Wednesday, September 28, 2011

Horror Film Review

Season of the Witch (2011):  I didn't expect to be writing a review of this movie.  Why?  I thought it was about medieval swordplay and witch hunts.  Turns out, I was mistaken.  I'm glad I was.  So what makes it horror?  Well, the huge demon, mostly.  Oh, yeah...And the bubonic plague-infected zombie monks.  Nope, that's not a misprint.

During the Crusades in the 14th century, Behman (Nicolas Cage) and Felson (Ron Perlman) are top soldiers in the Catholic church's army, which is sweeping across the world kicking infidel ass.  When they storm a castle and kill women and children, the guys find their consciences and quit.  Wandering the countryside, they come across a plague-infested town that believes it's the victim of a witch's curse.  Said witch (Claire Foy) was captured and locked up.  Behman and Felson are recognized by a priest and tossed in the dungeon for desertion.  The local cardinal (Christopher Lee), who's infected with plague, asks them to take the witch to a nearby monastery so the monks can cast judgment.  The witch is a pretty young woman who Behman thinks might be innocent, so he agrees.  What could possibly go wrong, right?

Excluding the woman, they leave the town with six in their party and make it to the monastery with four.  Not too bad, really.  Oh...they ran into evil wolves possessed by the witch.  Sort of.  Anyway, it's not a spoiler to tell you that the witch is not some innocent girl wrongly accused.  They want us to believe she is, but you figure it out right away.  At the monastery, they find the monks dead, victims of plague.  Then we learn the witch wanted to come to the monastery all along to destroy a book of spells and rituals that could strip away her power.  All hell breaks loose at this point.  The witch morphs into a giant winged demon, dead monks reanimate to become blood-thirsty zombies, and our heroes' swords become a blur of furious motion.  It's quite exciting and a lot of fun.  Of course, there have to be sacrifices in order for good to triumph, but at least not all of the good guys die.  The movie is PG-13 after all.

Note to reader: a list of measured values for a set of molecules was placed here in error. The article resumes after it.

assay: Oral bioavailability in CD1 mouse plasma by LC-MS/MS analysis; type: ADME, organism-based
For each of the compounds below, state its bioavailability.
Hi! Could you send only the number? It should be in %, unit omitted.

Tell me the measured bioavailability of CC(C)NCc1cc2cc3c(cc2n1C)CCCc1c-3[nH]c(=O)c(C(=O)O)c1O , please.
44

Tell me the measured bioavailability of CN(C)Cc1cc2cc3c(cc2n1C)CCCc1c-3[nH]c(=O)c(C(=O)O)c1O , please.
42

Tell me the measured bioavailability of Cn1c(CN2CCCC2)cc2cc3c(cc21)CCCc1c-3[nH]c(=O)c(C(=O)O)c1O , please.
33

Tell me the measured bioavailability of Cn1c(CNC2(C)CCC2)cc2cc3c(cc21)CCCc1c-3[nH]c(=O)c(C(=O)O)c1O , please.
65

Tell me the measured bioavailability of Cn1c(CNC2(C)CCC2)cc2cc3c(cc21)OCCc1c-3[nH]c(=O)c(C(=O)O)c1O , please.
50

So Hellboy and Ghost Rider in the same movie, swinging swords and battling demons...  Nice.  Perlman as Felson gets all the funny lines as you'd expect.  This is a paycheck film for Cage, but he manages to put some believability into his performance (more so than in Ghost Rider, I think).  One complaint I do have is that there wasn't enough backstory on the demon.  One-dimensional evil lacks punch.  And the person who voiced the demon really shouldn't have.  It sounded like a constipated Mr. Magoo.

The Breakdown

Acting:  Efforts were made and the result is laudable.  Except for Foy.  Her performance bugged me in a way I can't figure out.  Christopher Lee's cardinal cameo is pretty cool.
Story:  The Black Death was really caused by a witch/demon?  Sure.  I buy it.  What I didn't buy so much was the fact two crusaders would desert the church after years of bloody service. 
Direction:  Nicely paced with no bogging down or unnecessary tangents. 
Production Values:  The film looks great.  Money was spent in all the right places. 
Gore/FX:  PG-13, remember?  No Braveheart reality here.  There's a little blood and some serious grossness involving plague victims.  The epic battle sequences in the beginning are CGI and very well done.
Scares:  One.  I knew it was coming but I still almost swallowed my tongue. 
The Ending:  What they call bittersweet.  And also what they might call corny and cliched.  I don't worked for me.

The Verdict:  Should you see Season of the Witch?  I say yes.  It's mindless fun for horror or medieval adventure fans.  Or for Cage fans.  Or Perlman fans.  Hell, watch it for the bubonic plague-infected zombie monks.  That's worth the price of admission right there.

My Rating:  3 out of 5 stars. 

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